Compound Email Addresses. Many individuals have more than one email address as well as web mail which makes it simple and free to do so. Many people might have email addresses for bulk email offers that they register for.

Maintenance and Management. Traditional email users made it essential for you to maintain and manage to your own email, but now today, all the maintenance and management is completed by the web mail services. You don't have to fret about the reconfiguring software, patches, etc.

The heart of the matter

by Giles Turnbull -- 2003-02-07

Noah Grey wrote a piece of software called Greymatter, and with it helped the blogosphere take its first hesitant steps into the limelight. Then he kind of disappeared, and then he kind of came back again. Last week, he kindly agreed to spill his heart to WriteTheWeb, about Greymatter, blogs (and hating the word "blog"), copyright, and spirituality.

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RSS reader programmers: fix your referrer fields!

by Edd Dumbill -- 2003-02-03

RSS has a troubled enough history already with respect to "standards compliance," but the trend for RSS aggregators leave bogus referrer information is becoming immensely irritating.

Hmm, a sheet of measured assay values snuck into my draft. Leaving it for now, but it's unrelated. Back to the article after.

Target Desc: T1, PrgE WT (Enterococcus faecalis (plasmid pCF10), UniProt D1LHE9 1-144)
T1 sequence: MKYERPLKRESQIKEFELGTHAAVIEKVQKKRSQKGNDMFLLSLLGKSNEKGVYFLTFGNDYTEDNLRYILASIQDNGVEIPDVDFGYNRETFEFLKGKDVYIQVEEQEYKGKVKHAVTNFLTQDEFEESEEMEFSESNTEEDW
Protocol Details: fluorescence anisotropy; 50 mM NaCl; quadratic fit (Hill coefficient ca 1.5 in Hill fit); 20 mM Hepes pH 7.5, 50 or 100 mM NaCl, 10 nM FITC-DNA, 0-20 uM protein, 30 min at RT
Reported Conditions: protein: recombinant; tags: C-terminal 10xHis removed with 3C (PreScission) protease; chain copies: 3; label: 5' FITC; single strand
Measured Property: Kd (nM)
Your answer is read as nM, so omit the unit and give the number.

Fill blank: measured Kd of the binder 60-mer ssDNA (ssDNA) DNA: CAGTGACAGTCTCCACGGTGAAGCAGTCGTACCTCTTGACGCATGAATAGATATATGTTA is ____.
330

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spacenamelondon

by Giles Turnbull -- 2003-02-03

Jo Walsh is creator and curator of the spacenamespace project, an adventure in collaborative mapping. As an ambitious first step, she is overseeing the building of an interactive map of London, accessible via an instant messaging bot. WriteTheWeb asked her to explain the roots of the idea, and how it is progressing. Her answer follows.

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WriteTheWeb relaunches

by Edd Dumbill -- 2003-01-31

Nearly three years after launching, we've given WtW a fresh look, and a new injection of content. In 2003 the issues that we set out to cover in 2000 are as relevant as ever: following and campaigning for the writeable web, where participation by creation is as important as reading.

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The writeable web: lather, rinse, repeat

by Giles Turnbull -- 2003-01-20

NetNewsWire has become one of the most talked-about applications for Mac-owning webloggers. In its initial incarnation as a freeware RSS reader, it successfully boosted awareness and usage of RSS across the blogosphere. Just when people thought it couldn't get any better, the commercial version appeared offering built-in weblog editing too. WriteTheWeb spoke to NetNewsWire's creator, Brent Simmons.